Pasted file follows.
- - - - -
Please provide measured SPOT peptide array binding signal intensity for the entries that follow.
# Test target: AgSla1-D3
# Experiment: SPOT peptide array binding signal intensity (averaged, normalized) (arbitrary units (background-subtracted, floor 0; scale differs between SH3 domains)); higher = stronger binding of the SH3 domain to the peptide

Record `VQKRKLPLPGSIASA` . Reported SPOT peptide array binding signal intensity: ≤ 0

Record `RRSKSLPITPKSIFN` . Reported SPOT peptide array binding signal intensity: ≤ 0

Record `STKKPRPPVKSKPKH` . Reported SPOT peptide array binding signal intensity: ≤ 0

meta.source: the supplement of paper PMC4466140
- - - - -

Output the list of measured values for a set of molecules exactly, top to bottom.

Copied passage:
Please provide measured SPOT peptide array binding signal intensity for the entries that follow.
# Test target: AgSla1-D3
# Experiment: SPOT peptide array binding signal intensity (averaged, normalized) (arbitrary units (background-subtracted, floor 0; scale differs between SH3 domains)); higher = stronger binding of the SH3 domain to the peptide

Record `VQKRKLPLPGSIASA` . Reported SPOT peptide array binding signal intensity: ≤ 0

Record `RRSKSLPITPKSIFN` . Reported SPOT peptide array binding signal intensity: ≤ 0

Record `STKKPRPPVKSKPKH` . Reported SPOT peptide array binding signal intensity: ≤ 0

meta.source: the supplement of paper PMC4466140